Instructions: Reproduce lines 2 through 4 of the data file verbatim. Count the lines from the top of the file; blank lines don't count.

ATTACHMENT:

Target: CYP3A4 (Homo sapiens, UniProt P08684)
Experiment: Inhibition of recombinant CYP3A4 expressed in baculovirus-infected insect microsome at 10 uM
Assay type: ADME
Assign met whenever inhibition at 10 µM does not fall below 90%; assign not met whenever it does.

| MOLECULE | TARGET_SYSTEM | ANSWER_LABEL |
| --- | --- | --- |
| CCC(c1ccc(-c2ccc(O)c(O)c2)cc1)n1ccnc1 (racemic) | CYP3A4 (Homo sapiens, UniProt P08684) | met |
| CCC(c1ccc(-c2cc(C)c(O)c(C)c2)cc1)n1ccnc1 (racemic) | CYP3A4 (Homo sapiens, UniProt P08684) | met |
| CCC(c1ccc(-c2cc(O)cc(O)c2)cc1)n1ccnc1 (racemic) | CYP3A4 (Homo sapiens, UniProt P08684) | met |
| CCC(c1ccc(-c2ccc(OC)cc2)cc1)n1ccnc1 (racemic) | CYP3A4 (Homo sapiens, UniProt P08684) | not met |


Experiment: Inhibition of recombinant CYP3A4 expressed in baculovirus-infected insect microsome at 10 uM
Assay type: ADME
Assign met whenever inhibition at 10 µM does not fall below 90%; assign not met whenever it does.